The granulocyte-macrophage colony-stimulating factor (GM-CSF) receptor is expressed on normal and malignant hematopoietic cells as well as on cells from other organs in which it transduces a variety of functions. Despite the widespread expression and pleiotropic nature of the GM-CSF receptor, little is known about its assembly and activation mechanism. Using a combination of biochemical and functional approaches, we have found that the human GM-CSF receptor exists as an inducible complex, analogous to the interleukin-3 (IL- 3) receptor, and also as a preformed complex, unlike the IL-3 receptor or indeed other members of the cytokine receptor superfamily. We found that monoclonal antibodies to the GM-CSF receptor α chain (GMRα) and to the common β chain of the GM-CSF, IL-3, and IL-5 receptors (β(o)) immunoprecipitated both GMRα and β(o) from the surface of primary myeloid cells, myeloid cell lines, and transfected cells in the absence of GM-CSF. Further association of the two chains could be induced by the addition of GM- CSF. The preformed complex required only the extracellular regions of GMRα and β(c), as shown by the ability of soluble β(c) to associate with membrane-anchored GMRα or soluble GMRα. Kinetic experiments on eosinophils and monocytes with radiolabeled GM-CSF, IL-3, and IL-5 showed association characteristics unique to GM-CSF. Significantly, receptor phosphorylation experiments showed that not only GM-CSF but also IL-3 and IL-5 stimulated the phosphorylation of GMRα-associated β(c). These results indicate a pattern of assembly of the heterodimeric GM-CSF receptor that is unique among receptors of the cytokine receptor superfamily. These results also suggest that the preformed GM-CSF receptor complex mediates the instantaneous binding of GM-CSF and is a target of phosphorylation by IL-3 and IL-5, raising the possibility that some of the biologic activities of IL-3 and IL-5 are mediated through the GM-CSF receptor complex.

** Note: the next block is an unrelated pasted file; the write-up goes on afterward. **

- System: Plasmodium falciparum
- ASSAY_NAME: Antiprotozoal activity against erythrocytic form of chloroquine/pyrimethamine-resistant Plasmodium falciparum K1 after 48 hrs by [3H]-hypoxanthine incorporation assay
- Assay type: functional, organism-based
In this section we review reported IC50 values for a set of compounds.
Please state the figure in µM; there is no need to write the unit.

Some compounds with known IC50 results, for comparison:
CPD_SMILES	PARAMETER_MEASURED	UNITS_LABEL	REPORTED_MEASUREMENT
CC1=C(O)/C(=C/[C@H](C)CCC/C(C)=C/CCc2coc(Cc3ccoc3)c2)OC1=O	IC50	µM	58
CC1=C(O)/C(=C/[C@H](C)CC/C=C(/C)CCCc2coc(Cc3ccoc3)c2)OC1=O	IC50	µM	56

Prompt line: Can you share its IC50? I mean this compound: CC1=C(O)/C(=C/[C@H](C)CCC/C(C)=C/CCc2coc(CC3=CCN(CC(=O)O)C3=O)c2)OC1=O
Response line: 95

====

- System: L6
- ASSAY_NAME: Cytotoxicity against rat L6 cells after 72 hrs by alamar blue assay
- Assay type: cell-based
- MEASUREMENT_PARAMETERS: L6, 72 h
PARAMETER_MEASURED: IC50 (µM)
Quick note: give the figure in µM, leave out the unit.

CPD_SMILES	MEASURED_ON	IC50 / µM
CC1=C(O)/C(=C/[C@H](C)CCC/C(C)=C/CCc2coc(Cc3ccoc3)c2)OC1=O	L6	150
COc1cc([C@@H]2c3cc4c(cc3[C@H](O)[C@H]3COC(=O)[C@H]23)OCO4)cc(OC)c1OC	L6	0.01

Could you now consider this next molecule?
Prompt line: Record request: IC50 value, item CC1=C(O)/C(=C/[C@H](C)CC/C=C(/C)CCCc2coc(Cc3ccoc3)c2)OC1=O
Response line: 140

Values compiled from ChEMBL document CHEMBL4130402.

|Number of pages||13|
|Publication status||Published - 15 Oct 1997|
ASJC Scopus subject areas
- Cell Biology